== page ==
North Korea fired four ballistic missiles on Saturday, the South Korean military said — the latest in Pyongyang's testing blitz this week as Washington and Seoul concluded their biggest-ever air force drills.
The flurry of North Korean launches has included an intercontinental ballistic missile and one that landed near the South's territorial waters. South Korean President Yoon Suk Yeol has called the barrage "effectively a territorial invasion."
The launches came as hundreds of U.S. and South Korean warplanes — including B-1B heavy bombers — participated in the Vigilant Storm exercise, which Pyongyang described as "aggressive and provocative."
"The South Korean military detected four short-range ballistic missiles launched by North Korea from Tongrim, North Pyongan Province, to the West Sea at around 11:32 a.m. to 11:59 a.m. today," South Korea's Joint Chiefs of Staff said in a statement Saturday, using another name for the Yellow Sea.
Their "flight distance was detected at about 130 km (80 miles), an altitude of about 20 km, and a speed of about Mach 5," they added. Mach 5 is equivalent to five times the speed of sound.
The United States and South Korea have warned that these launches could culminate in a nuclear test by North Korea, and extended their air force drills in response by a day, until Saturday.
Pyongyang ramped up missile launches in response to the drills. Such exercises have long provoked strong reactions from North Korea, which sees them as rehearsals for an invasion.
Vigilant Storm concluded with the U.S. Air Force deploying two B-1B long-range heavy bombers on the final day in a ramped-up show of force.
This was the first time B-1Bs have flown to the Korean peninsula since December 2017.
The South Korean JCS said the move demonstrated the "capability and readiness to firmly respond to any provocations from North Korea."
Pyongyang has especially condemned past deployments of U.S. strategic weapons such as B-1Bs and aircraft carrier strike groups in times of high tension.
While the supersonic B-1B "Lancer" aircraft no longer carries nuclear weapons, it is described by the U.S. Air Force as "the backbone of America's long-range bomber force."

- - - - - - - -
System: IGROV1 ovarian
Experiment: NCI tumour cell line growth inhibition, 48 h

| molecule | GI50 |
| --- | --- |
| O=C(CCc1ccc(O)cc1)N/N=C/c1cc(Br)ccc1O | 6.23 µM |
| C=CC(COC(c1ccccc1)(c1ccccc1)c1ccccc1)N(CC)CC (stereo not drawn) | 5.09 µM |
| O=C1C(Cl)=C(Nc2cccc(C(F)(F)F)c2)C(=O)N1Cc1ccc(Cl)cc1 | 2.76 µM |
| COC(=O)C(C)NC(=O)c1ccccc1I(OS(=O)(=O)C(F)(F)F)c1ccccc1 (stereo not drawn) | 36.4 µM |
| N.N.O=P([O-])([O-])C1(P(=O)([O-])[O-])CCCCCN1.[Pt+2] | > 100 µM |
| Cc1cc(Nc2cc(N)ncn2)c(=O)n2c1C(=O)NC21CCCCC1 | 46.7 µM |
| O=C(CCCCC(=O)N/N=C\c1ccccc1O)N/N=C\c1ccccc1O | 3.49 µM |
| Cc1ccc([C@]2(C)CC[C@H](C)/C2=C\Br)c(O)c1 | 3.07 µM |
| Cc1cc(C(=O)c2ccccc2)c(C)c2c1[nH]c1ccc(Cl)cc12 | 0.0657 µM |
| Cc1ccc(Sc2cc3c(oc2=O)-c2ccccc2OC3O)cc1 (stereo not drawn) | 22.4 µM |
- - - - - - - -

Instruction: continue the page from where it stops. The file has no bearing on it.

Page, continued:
The USAF lists the Lancer's weapons payload as 75,000 pounds, which can include cruise missiles and laser-guided bombs.
The B-1B's range can be extended by in-air refuelling, giving it the ability to strike anywhere in the world.
Ahn Chan-il, a North Korean studies scholar, told AFP that given the B-1B's status as a strategic US asset, its deployment will be seen as a "significant threat" by North Korea.
On Friday, South Korea scrambled fighter jets in response to what it said was the mobilization of around 180 North Korean warplanes.
Experts say Pyongyang is particularly sensitive about these drills because its air force is one of the weakest links in its military, which lacks high-tech jets and properly trained pilots.
Compared with North Korea's ageing fleet, Vigilant Storm has seen some of the most advanced U.S. and South Korean warplanes in action, including F-35 stealth fighters.
The European Union on Saturday slammed the North's missile launches as "a dangerous escalation" and called for a global "resolute and united response," including the full weight of U.N. sanctions.
At the United Nations Security Council on Friday, U.S. Ambassador Linda Thomas-Greenfield dismissed criticism of Vigilant Storm as North Korean "propaganda," saying it posed no threat to other countries.
She assailed China and Russia during the emergency session, accusing them of having "enabled" North Korea.
Moscow and Beijing have in turn blamed Washington for the escalation, and the meeting ended without a joint statement from the full council.